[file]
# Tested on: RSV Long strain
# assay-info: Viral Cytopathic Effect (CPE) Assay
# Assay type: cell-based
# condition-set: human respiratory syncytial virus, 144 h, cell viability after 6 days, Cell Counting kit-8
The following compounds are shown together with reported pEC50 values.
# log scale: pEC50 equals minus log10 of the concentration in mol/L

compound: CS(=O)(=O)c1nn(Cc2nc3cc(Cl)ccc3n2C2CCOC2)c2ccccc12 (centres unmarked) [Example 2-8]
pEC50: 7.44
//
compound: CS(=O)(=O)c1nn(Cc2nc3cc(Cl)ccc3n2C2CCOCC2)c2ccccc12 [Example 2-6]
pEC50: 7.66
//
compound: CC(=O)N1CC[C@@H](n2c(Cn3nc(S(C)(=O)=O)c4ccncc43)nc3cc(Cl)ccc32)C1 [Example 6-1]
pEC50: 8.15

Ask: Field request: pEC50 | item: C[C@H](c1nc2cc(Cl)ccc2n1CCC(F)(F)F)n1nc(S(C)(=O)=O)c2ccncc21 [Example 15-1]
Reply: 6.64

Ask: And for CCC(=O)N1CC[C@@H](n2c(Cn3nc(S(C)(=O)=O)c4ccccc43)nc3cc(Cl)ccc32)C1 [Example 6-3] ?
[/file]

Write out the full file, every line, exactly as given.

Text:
# Tested on: RSV Long strain
# assay-info: Viral Cytopathic Effect (CPE) Assay
# Assay type: cell-based
# condition-set: human respiratory syncytial virus, 144 h, cell viability after 6 days, Cell Counting kit-8
The following compounds are shown together with reported pEC50 values.
# log scale: pEC50 equals minus log10 of the concentration in mol/L

compound: CS(=O)(=O)c1nn(Cc2nc3cc(Cl)ccc3n2C2CCOC2)c2ccccc12 (centres unmarked) [Example 2-8]
pEC50: 7.44
//
compound: CS(=O)(=O)c1nn(Cc2nc3cc(Cl)ccc3n2C2CCOCC2)c2ccccc12 [Example 2-6]
pEC50: 7.66
//
compound: CC(=O)N1CC[C@@H](n2c(Cn3nc(S(C)(=O)=O)c4ccncc43)nc3cc(Cl)ccc32)C1 [Example 6-1]
pEC50: 8.15

Ask: Field request: pEC50 | item: C[C@H](c1nc2cc(Cl)ccc2n1CCC(F)(F)F)n1nc(S(C)(=O)=O)c2ccncc21 [Example 15-1]
Reply: 6.64

Ask: And for CCC(=O)N1CC[C@@H](n2c(Cn3nc(S(C)(=O)=O)c4ccccc43)nc3cc(Cl)ccc32)C1 [Example 6-3] ?